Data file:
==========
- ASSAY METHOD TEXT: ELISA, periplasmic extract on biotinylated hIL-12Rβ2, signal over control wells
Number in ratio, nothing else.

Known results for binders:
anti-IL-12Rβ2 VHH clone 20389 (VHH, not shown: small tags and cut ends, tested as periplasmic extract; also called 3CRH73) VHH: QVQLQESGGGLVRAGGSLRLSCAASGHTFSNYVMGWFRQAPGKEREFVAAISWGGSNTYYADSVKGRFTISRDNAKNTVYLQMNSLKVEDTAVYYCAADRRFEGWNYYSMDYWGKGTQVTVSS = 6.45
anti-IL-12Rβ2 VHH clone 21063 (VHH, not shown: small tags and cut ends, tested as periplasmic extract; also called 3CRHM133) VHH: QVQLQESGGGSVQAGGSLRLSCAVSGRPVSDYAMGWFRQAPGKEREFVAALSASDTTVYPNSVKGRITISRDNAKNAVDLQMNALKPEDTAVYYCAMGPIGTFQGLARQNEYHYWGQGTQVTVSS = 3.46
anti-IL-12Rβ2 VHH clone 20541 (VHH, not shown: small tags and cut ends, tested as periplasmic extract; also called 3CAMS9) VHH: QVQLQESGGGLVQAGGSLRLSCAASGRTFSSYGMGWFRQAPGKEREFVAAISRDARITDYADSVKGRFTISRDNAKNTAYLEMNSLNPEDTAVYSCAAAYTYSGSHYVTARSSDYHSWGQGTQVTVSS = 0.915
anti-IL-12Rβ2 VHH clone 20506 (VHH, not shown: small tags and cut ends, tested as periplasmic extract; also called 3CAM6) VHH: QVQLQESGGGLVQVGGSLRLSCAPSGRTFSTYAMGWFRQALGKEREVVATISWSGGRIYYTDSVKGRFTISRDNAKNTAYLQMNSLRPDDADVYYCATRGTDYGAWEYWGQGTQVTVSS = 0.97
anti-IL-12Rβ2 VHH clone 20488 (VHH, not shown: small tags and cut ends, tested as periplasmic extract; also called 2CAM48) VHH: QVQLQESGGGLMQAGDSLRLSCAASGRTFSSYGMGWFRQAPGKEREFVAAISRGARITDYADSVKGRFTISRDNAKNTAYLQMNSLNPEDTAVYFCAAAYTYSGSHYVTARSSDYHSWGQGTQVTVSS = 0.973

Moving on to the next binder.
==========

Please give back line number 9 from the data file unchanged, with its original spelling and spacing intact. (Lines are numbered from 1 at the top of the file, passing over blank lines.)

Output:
Moving on to the next binder.